The Situation –
My first piece of requested advice (yay!) has been from a respite carer based in America who has been caring for a 7 year old Autistic lad for four months. Her problem is that while out and about the little boy has very openly and matter of factly pointed out the differences of other people, it hasn’t mattered on the situation, colour, ability, disability, walking aids, wheelchairs, you name it as soon as a difference is noted the little boy feels that he has to comment on it. With it not being visible that the little boy himself has Autism the carer has faced verbal assaults, disgusted and judgemental comments and facial expressions, being judged and labelled because she “hasn’t brought up her son properly”. The family have tried talking to the little boy about how he’s making others feel by doing it, he doesn’t understand or remember this and continues to do it.
Personally I’ve never come across this situation, well, the judgemental people towards my parenting and looks I have but it’s always stemmed from public meltdowns or overly loud screaming etc. it’s never been because of comments about others. So any advice that someone may be able to offer would be greatly received!!
My Suggestion –
The way that I would gear Theo up to acceptance of others, if he wasn’t obsessed with the program already, would be to let him watch “Something Special”. The program is shown on a BBC channel called Cbeebies, which is aimed at children with development delays. They include the use of Makaton signing (for visual learners), show clips of children with various disabilities and difficulties, cover situations that can seem terrifying to children like the doctors, dentists, hairdressers etc. Lots of the program is directed to children through song which helps to keep their interest too. I hope that you’re able to view the video but if you’re not able too try searching http://www.youtube.com to see if there is any that are viewable out of the UK (Damned licensing laws!). If you are finding these clips available to view there are loads of them on there, plenty of viewing if the little boy will tolerate it!!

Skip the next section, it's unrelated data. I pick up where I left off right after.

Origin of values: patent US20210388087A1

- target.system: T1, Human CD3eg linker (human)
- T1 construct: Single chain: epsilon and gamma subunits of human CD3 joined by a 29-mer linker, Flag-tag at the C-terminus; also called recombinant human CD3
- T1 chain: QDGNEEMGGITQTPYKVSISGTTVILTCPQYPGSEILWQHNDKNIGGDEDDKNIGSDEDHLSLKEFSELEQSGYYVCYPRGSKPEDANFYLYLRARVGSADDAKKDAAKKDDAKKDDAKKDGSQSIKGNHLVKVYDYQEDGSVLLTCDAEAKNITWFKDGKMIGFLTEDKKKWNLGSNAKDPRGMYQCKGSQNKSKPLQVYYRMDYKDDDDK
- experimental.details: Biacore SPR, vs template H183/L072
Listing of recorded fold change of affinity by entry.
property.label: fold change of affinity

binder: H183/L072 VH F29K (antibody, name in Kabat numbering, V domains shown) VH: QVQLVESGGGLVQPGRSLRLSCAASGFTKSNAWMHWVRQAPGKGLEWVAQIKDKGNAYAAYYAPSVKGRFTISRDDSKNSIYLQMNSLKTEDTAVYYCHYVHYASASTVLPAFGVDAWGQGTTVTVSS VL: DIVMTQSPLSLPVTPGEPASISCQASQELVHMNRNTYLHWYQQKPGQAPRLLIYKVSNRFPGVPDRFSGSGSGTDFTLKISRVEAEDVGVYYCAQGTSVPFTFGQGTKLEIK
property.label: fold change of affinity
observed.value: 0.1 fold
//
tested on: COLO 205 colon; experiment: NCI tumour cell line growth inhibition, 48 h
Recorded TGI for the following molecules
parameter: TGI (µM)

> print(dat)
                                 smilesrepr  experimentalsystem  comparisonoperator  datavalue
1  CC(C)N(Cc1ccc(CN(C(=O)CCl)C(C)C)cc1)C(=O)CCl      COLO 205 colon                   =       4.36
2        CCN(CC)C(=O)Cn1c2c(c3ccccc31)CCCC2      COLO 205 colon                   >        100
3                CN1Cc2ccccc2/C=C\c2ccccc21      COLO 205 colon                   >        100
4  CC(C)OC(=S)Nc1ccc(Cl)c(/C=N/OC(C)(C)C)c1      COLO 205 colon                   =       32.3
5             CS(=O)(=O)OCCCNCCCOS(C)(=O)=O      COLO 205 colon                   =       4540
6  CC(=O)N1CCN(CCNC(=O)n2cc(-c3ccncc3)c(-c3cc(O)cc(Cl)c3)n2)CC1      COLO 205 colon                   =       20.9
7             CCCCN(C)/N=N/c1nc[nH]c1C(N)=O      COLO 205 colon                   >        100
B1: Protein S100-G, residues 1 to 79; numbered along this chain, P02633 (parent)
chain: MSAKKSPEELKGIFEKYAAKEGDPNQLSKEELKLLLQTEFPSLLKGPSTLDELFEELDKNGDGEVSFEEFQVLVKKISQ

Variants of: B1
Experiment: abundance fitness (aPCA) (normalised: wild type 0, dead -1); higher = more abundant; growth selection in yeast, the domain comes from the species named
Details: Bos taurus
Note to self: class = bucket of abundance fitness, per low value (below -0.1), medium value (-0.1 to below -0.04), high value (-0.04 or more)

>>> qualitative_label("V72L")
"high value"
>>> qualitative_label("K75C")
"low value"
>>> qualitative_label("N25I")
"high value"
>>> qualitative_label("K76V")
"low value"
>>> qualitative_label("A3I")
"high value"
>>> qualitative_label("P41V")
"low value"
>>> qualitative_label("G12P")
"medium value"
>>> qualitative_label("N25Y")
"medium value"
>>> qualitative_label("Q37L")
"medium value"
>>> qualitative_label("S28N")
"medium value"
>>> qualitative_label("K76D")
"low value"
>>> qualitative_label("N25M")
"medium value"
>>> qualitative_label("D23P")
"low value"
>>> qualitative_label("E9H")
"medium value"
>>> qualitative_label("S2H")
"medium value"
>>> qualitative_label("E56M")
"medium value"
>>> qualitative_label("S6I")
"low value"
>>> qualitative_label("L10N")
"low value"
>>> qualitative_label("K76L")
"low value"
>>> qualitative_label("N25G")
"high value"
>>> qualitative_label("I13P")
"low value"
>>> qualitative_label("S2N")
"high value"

Failing that perhaps your SALT could suggest visual books that would be appropriate?
I genuinely believe that the more common and normal it is that children with or without ASD see people with differences the more that differences are accepted! I hope this helps and I hope that other people come forwards with their suggestions!
A little something I found via a group on Facebook I simply had to share!
In Honor Of Autism Parents ♥
Congratulations! You’ve been awarded a new title. You’re super qualified. I know, you’re just a parent. You’re not an SLP, an OT, a PT, or an MD, a Psych or a BCBA.
You’re the person who got up at 4 am because your child only needed 3 hours of sleep last night.
You smiled as you watched him play out his favorite movie script, word for word.